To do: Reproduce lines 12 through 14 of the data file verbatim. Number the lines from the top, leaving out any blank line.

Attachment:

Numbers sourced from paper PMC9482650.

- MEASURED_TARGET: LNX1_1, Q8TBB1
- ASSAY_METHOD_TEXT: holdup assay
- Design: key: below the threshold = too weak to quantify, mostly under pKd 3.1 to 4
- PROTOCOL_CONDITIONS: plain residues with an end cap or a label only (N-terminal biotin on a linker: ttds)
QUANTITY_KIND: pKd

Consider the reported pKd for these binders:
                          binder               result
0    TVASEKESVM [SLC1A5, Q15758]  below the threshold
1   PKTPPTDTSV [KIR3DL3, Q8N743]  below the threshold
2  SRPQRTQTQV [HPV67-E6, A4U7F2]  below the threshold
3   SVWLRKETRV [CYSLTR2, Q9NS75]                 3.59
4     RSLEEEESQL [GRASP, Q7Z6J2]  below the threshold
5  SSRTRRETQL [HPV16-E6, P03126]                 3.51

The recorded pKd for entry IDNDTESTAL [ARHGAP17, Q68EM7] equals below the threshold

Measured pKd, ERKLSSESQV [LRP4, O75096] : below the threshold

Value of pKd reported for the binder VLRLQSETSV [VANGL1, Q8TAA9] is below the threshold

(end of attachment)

3   SVWLRKETRV [CYSLTR2, Q9NS75]                 3.59
4     RSLEEEESQL [GRASP, Q7Z6J2]  below the threshold
5  SSRTRRETQL [HPV16-E6, P03126]                 3.51